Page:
Friday, January 29, 2016
I am truly honored to stand here today on this historic bridge, which once marked the demarcation line that divided this country. When I first came to this country in 1996, I was a young diplomat, sent to begin what President Clinton then called “a time to heal and a time to build.” Many images from that time remain vivid in my memory. One of them involves this bridge, which I visited when I rode a bicycle nearly 2,000 kilometers from Hanoi to Ho Chi Minh City. I stood here, gazing at what appeared to be ponds dotting the landscape. An older woman said in Vietnamese that those were not ponds, but places where bombs had been dropped, including on her village. When I told her that I represented the government and people of the United States, she replied using the familial terms that make Vietnamese such an intimate language: “Hom nay, chung ta la anh chi em.”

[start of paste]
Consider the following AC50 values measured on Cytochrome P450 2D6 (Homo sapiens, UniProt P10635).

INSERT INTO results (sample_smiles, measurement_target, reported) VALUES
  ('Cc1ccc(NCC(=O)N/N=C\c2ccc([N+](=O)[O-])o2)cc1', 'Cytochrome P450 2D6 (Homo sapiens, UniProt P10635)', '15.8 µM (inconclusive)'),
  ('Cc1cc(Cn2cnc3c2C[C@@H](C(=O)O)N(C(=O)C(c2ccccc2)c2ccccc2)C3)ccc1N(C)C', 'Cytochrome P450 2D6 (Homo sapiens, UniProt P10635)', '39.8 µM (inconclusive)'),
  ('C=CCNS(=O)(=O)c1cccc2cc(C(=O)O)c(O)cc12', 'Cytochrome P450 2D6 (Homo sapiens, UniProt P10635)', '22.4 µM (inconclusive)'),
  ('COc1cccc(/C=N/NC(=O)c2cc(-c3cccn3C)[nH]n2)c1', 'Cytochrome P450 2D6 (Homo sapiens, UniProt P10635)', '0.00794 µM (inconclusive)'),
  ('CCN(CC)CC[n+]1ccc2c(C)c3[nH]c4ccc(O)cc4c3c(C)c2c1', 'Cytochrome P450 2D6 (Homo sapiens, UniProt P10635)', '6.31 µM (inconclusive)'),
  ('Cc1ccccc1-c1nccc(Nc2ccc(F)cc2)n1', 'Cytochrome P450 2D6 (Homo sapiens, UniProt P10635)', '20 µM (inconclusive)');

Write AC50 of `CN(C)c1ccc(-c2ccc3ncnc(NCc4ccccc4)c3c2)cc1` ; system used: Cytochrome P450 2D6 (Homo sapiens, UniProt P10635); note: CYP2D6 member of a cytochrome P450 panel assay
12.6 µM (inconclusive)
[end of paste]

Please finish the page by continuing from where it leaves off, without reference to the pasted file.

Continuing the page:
That conversation illustrated for me two important points. First, that the Vietnamese people remember their past, but are focused on building a better future. And second, that they want a new, better relationship with the American people to be part of that future.
On this bicycle trip, I have also met many Vietnamese people who I will always remember: people working to protect the environment, people working to provide an education for Vietnam’s youth. Looking at the growing cooperation and friendship we enjoy now, I realize that it’s true – hom nay, chung ta anh chi em.
Thank you for joining me today at this historical site and for sharing this moment.
Xin cảm ơn.